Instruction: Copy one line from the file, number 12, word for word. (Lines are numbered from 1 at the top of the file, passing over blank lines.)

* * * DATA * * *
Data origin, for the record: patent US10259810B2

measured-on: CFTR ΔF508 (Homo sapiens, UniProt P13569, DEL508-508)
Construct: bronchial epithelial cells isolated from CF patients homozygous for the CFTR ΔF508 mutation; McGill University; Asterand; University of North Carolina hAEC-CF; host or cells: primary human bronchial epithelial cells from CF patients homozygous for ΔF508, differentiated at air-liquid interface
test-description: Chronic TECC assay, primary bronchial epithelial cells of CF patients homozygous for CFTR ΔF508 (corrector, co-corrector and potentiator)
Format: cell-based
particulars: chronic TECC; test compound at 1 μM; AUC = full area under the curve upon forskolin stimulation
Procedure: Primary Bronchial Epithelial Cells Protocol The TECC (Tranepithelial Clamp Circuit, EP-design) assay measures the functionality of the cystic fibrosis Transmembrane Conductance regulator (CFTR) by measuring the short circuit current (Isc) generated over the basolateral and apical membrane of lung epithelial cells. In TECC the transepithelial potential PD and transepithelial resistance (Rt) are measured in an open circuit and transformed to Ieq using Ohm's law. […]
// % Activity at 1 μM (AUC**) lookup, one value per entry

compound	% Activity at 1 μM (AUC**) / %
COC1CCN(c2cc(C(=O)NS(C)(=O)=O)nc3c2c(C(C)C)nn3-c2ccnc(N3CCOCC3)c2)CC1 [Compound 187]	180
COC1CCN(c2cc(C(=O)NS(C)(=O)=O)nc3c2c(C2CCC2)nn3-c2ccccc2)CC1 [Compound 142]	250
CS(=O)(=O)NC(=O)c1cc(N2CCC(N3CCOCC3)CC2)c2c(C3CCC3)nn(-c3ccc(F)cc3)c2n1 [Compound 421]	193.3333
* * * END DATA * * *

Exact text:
CS(=O)(=O)NC(=O)c1cc(N2CCC(N3CCOCC3)CC2)c2c(C3CCC3)nn(-c3ccc(F)cc3)c2n1 [Compound 421]	193.3333